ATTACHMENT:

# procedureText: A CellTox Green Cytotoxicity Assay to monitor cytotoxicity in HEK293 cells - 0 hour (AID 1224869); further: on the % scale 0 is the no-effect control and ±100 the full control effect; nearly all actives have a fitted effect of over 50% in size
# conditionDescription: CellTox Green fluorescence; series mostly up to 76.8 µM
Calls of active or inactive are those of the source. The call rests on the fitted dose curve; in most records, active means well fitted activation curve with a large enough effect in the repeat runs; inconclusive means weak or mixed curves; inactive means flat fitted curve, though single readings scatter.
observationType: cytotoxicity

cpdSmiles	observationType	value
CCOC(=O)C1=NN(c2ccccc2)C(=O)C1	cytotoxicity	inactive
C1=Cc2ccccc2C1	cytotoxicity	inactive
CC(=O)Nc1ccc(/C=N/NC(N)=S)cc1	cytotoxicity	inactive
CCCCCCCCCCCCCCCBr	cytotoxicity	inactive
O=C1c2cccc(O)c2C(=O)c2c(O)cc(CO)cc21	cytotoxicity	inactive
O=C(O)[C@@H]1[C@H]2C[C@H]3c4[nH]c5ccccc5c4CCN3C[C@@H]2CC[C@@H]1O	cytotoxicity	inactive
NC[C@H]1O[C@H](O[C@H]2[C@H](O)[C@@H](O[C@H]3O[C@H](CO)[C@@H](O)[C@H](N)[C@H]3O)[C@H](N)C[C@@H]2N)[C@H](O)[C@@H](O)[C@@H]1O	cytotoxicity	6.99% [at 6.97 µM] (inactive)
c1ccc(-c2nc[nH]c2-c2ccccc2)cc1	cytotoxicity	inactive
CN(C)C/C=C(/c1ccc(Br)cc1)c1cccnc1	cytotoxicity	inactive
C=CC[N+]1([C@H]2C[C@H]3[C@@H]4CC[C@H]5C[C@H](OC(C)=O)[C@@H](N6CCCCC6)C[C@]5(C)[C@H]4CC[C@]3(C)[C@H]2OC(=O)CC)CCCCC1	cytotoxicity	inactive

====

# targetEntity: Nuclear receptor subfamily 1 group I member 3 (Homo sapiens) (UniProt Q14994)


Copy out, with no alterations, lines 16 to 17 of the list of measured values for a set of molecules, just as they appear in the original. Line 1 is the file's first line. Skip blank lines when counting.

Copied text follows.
====

# targetEntity: Nuclear receptor subfamily 1 group I member 3 (Homo sapiens) (UniProt Q14994)